Recently, after taking communion I heard, “You are already clean”. It was certainly a most puzzling statement from Holy Spirit and I’ve been thinking about it ever since. I’d like to take you to chapter 13 of John where Jesus told his disciples they were clean.
In the passage Peter becomes indignant at the thought of Jesus washing his feet. For a “manly man” (which I suppose Peter to be), his protest could have arisen from being uncomfortable with what Jesus was doing. It seems an intimate act. Or maybe Peter felt like he should be washing the feet of Jesus.
Whatever was behind Peter’s motive for protest turned around quickly because Jesus said there was no part with Him unless they were washed by Him.
This leads to verse 10 which seems like a riddle, “Anyone who has bathed needs only to wash his feet, and is completely clean. And you (my disciples) are clean….”
I was completely baffled by this statement. If one has bathed why would they need to wash their feet? Shouldn’t they be clean from the bath? Then I began thinking about the culture which they lived in. Their bodies were clean but their feet were dirty from walking around in the dirt all the time. Therefore, with clean bodies all they would need was to wash their feet and they would be clean. But then Jesus added, “But you are already clean…”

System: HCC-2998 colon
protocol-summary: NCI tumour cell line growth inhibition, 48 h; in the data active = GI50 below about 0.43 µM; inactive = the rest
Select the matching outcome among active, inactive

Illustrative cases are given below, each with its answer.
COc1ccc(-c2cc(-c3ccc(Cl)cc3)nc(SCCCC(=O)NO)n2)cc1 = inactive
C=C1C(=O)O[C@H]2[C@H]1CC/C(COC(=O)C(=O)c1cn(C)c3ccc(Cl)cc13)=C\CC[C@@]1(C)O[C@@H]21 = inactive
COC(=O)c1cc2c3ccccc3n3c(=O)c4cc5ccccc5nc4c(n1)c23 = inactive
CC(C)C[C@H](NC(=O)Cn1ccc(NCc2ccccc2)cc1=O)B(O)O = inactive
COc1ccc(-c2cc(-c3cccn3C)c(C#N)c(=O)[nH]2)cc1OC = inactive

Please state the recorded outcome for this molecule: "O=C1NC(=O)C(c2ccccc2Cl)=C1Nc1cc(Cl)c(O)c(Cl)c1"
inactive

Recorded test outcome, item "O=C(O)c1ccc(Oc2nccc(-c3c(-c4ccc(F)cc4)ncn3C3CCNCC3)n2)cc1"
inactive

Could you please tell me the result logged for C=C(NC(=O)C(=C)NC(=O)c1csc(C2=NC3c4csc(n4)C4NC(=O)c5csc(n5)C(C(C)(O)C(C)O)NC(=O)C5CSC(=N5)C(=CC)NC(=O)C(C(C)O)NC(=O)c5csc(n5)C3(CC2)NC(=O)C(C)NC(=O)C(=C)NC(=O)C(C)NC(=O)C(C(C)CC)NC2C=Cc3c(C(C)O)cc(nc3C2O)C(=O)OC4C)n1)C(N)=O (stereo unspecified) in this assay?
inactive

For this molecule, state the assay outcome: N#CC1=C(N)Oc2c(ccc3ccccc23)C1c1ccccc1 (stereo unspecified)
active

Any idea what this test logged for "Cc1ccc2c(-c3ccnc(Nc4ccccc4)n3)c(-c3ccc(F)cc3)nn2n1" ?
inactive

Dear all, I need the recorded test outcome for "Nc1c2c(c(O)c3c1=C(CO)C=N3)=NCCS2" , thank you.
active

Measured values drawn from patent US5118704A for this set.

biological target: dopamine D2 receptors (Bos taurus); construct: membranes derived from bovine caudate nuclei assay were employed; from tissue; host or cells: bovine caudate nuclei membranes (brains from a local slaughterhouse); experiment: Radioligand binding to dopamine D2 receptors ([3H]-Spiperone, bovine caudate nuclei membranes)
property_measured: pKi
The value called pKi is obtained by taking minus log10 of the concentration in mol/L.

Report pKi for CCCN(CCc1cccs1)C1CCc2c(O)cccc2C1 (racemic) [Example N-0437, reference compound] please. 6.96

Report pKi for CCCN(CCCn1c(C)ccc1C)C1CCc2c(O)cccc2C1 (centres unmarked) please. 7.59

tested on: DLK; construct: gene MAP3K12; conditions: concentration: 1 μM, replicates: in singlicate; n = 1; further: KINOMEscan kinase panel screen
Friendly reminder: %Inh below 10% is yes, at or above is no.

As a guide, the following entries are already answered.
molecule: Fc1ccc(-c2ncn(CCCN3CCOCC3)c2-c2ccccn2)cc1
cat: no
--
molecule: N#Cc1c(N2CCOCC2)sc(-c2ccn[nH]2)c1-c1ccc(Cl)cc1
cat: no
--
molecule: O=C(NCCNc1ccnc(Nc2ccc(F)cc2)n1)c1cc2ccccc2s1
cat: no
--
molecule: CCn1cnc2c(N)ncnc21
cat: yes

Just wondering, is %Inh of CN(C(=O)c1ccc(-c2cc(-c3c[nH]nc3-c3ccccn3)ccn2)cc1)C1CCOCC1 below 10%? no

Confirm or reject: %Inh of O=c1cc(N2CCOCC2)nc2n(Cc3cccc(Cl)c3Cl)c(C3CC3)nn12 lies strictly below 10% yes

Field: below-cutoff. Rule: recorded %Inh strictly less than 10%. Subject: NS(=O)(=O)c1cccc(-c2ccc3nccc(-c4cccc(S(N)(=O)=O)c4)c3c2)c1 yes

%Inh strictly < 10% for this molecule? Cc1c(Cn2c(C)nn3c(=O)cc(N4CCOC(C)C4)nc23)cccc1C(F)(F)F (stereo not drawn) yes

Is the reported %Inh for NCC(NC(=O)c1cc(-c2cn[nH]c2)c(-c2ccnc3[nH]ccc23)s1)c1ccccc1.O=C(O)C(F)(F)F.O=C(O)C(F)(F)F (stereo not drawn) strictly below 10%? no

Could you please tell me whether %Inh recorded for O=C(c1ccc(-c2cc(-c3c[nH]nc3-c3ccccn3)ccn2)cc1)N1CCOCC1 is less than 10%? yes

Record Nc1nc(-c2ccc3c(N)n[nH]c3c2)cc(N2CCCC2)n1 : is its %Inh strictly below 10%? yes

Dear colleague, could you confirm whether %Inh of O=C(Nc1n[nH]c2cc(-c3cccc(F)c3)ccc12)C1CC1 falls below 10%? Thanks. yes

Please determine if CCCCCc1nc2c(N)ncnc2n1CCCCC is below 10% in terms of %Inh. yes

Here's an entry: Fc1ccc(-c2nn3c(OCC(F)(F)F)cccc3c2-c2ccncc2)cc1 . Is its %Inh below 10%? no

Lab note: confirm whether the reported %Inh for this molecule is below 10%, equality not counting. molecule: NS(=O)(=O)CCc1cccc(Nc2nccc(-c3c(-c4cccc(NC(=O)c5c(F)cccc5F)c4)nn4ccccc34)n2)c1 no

With this statement, I believe Jesus kept talking and teaching his disciples – it just wasn’t recorded. So it is up to us to engage with what we read and dig deeper. Jesus wasn’t just talking about washing feet. He was mixing the physical washing of feet with a spiritual truth. He was looking into the future when his death would purify and clean all humanity from the sin- the original sin we inherited from Adam’s decision to walk his own way apart from God.
And from this sin, Holy Spirit was letting me know “you are already clean”. And not just me but all humanity. Jesus’ death and Resurrection solidify that we are already clean, already forgiven, already free, and already innocent -again.
Yet we’ve been walking – living and we still need to wash our feet. We have already been made clean but there are parts of us which are not yet clean. As we walk, living out our daily lives, our feet mingle with the dirt and become dry, dusty, soiled. And for this, Jesus who came to serve and not be served, is willing to lovingly wash our feet and further purify our lives.
This Easter, take a moment to think about being ‘already clean’. Then look down at your feet and allow Jesus to gently wash them. ~Anne
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